Sociology students in the Honors Thesis program will present their research. Come support their efforts and learn more about the great research our students are doing!

Leila Block
Clashing Waves of Change: An Investigation into the Socio-Political Development of the GLBTI Movement in Quito, Ecuador

Caroline Calderon
“Kuwentuhan Mo Ako” Tell Me a Story: Participatory Action Research and Filipino Caregivers

Vincent Carabeo
Punishment vs. Rehabilitation: The Ineffectiveness of California’s Prison System

Jolene Goldsmith

USF’s Influence on Students’ Recycling and Composting Habits

Holly Hursley
Redefining 99: The Interfusion of Social Movement Organizations and the Occupy Movement

Kate Malin
If You Build It, Will They Come? Prison Expansion and Incarcertation Rates in California

Lily Post
Yoga and Meditation for Women with PTSD

Sociology Colloquium Events for Spring 2012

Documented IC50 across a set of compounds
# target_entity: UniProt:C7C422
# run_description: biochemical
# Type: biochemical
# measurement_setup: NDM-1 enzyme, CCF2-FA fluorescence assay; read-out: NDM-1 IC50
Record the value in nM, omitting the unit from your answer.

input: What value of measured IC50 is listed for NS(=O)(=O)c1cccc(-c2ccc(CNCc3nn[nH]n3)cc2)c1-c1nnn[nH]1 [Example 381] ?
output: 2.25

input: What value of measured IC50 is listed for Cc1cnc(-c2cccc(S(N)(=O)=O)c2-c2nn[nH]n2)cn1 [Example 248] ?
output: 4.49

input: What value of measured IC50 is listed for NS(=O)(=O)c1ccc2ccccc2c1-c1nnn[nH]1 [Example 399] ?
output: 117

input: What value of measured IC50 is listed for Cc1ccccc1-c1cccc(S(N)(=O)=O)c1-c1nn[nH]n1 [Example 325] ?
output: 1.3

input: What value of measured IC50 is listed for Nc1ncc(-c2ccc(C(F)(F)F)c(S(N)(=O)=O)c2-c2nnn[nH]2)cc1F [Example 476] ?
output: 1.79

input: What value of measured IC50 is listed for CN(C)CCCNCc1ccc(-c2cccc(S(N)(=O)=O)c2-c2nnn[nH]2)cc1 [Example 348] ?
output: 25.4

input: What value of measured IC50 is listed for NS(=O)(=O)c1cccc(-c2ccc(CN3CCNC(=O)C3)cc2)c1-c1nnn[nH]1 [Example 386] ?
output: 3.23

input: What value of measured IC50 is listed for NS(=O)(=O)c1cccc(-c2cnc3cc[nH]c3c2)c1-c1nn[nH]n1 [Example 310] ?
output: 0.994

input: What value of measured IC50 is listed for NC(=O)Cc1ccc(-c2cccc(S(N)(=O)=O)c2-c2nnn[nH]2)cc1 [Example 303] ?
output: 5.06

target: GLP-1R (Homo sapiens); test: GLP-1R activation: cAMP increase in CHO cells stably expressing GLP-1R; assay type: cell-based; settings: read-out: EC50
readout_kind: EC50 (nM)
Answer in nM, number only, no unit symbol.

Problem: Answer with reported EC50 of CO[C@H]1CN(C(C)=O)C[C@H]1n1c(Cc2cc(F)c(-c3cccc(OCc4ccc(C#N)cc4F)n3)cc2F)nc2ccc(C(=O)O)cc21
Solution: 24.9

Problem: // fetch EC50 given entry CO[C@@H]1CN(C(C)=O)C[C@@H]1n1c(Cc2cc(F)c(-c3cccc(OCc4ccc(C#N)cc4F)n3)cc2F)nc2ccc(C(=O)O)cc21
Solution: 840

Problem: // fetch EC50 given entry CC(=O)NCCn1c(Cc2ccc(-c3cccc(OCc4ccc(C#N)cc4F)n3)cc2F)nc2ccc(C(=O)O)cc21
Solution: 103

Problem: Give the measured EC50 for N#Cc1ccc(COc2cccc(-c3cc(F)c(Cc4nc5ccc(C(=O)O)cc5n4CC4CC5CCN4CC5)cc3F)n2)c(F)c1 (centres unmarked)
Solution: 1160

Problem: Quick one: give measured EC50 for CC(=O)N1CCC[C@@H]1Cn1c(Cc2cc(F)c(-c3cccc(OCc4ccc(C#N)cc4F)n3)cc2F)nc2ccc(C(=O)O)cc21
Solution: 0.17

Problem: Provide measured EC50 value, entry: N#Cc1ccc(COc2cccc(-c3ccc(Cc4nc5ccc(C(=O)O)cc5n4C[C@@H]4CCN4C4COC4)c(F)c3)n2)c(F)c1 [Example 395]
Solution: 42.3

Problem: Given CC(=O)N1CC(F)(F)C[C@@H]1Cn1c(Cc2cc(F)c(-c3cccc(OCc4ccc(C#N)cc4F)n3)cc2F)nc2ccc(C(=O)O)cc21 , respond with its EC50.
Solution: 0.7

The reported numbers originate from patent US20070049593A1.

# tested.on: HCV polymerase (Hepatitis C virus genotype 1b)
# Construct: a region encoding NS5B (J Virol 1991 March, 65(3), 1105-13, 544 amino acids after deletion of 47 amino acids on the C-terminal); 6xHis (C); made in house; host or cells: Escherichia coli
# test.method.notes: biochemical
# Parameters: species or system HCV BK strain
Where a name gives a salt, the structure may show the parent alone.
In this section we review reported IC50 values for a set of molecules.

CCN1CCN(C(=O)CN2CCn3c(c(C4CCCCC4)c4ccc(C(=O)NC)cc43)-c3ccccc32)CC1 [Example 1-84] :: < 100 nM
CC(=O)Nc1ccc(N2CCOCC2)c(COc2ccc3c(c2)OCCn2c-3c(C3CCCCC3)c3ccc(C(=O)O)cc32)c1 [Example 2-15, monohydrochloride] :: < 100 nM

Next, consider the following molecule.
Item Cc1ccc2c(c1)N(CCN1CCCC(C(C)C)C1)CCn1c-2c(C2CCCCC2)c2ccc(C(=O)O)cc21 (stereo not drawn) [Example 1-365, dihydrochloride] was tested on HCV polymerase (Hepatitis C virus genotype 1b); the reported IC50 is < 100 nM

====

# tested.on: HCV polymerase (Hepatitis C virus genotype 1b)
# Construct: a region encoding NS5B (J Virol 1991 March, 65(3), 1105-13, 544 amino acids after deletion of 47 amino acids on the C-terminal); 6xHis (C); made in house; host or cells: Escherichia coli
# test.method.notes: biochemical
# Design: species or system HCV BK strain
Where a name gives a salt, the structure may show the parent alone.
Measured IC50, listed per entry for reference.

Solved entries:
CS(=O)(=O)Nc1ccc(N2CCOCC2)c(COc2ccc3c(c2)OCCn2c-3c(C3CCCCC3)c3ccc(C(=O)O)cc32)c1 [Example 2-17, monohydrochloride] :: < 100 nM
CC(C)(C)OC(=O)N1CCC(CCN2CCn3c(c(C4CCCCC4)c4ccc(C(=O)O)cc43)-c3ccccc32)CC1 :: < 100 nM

Theater of the Oppressed: Augusto Boal, Political Theater, and Education
Speaker: Teresa Henriques, Researcher, New University of Lisbon (Portugal), currently Visiting Scholar in the Department of Sociology and CELASA, USF
Date: Wednesday, February 15, 2012
Time: 1:45 pm to 3:25 pm
Location: KA 263

Whose Public Space? Graffiti and Infrapolitical Protest: A Research in Progress in San Francisco
Speaker: Visiting Scholar to the USF Sociology Department, Guillaume Marche, Assistant Professor of American Studies, Université Paris-Est Créteil (France)
Date: Monday, February 27, 2012
Time: 11:40 am to 12:45 pm
Location: Cowell 314

Gender and Race-based Violence & Criminal Justice
Speakers: Nikki Jones, Associate Professor, University of California, Santa Barbara; Ayelet Waldman, Voices of Witness; and Roberta Villalón, Assistant Professor, Department of Sociology & Anthropology, St. John’s University
Date: March 6, 2012
Time: 6:00 pm to 8:00 pm
Location: Berman Room, Fromm Hall
In Partnership With: This event is part of the Global Women’s Rights Forum

Skype Mothers and Facebook Daughters: How Technology is Transforming Care Work in Transnational Families
Speaker: USF Sociology Department Professor and Ethnic Minority Dissertation Writing Fellow Valerie Francisco
Date: Tuesday, March 20, 2012
Time: 11:40 am to 12:45 pm
Location: McLaren 251